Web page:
‘Rudy’ Making Movie About Wayne Newton Shrine

Norm Clarke of the LAS VEGAS REVIEW-JOURNAL has some delightful news about Rudy Ruettiger, the walk-on Notre Dame football player who inspired the feature film, “Rudy”.

Wayne Newton and Rudy Ruettiger

(Perfect)

Clarke reports, “Ruettiger has been involved in shooting a documentary of the transformation of (Wayne) Newton’s Casa de Shenandoah ranch into a Graceland-style tourist attraction.

What?

You heard Norm right, Ruettiger apparently has a television “production company” in place to film Newton’s quest to establish his 38-acre Vegas estate as a local landmark - which the entertainer announced to his bewildered neighbors seven days ago.

The LAS VEGAS SUN also reports that a week ago Newton met with residents of his posh neighborhood to sell the concept on them, and that “a documentary crew from Rudy Ruettiger’s production company recorded the meeting. Ruettiger, of ‘Rudy’ film fame and a Henderson resident, has been working on a Newton doc over the past few months.

Of the project, the Sun added:

His home is in a rural neighborhood preservation area. Though final plans haven’t been submitted, County Commissioner Steve Sisolak said that, based on a meeting with Newton and others, plans could include a dinner-theater for 300 people and a souvenir shop. The theater and shop would go on the land north of Sunset Road.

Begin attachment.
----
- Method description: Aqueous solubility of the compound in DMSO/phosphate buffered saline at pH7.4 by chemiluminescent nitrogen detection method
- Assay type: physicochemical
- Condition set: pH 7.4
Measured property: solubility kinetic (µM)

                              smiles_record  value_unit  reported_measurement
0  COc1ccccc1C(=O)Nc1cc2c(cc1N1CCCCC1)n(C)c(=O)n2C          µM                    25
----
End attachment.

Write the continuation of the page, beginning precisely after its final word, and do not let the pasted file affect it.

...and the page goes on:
As Sisolak said it was described to him, a bus would take tourists to the property north of Sunset, then shuttle over to see Newton’s expanse — Newton’s team called it “Graceland West,” but the commissioner wasn’t sure if that is an official name. Afterward, tourists would shuttle back for dinner and a Wayne Newton show.

A “rural neighborhood preservation area” is code for very, very rich people who want complete privacy. The same people Newton was confronted with last week.

So how did the meeting go? You won’t have to wait for Rudy’s epic feature film presentation to find out, thanks to the Sun.

When Kennedy noted that small buses would be driving along Tomiyasu and entering on the west side of the property, a groan went up as residents envisioned dozens of buses each day entering the north entrance of that road.

As one homeowner told Newton representative Jay Brown of Brown & Partners, “I invested $9 million in my home. I don’t want to live next to a museum.”

When a questioner asked for a show of hands of those who supported the project, none went up.

When he asked for those who opposed it, the vote was a landslide for “no.”

Never fear Wayniacs, as the land adjacent to Newton’s home was already *somehow* zoned for commercial use - so the show, and Rudy’s movie, must go on!

I’d be remiss if I didn’t dredge up Joe Montana’s maddeningly accurate, recent comments on the Dan Patrick Show about the overblown legend of Ruettiger wrought by the movie about the man.

From what I personally heard from a prominent Notre Dame player on that particular team well before Montana’s comments, the former ND quarterback went pretty light on the self-promotion-obsessed Ruettiger - which is precisely the reason you didn’t hear Ruettiger shouting from the rooftops about the inaccuracy of Montana’s claims.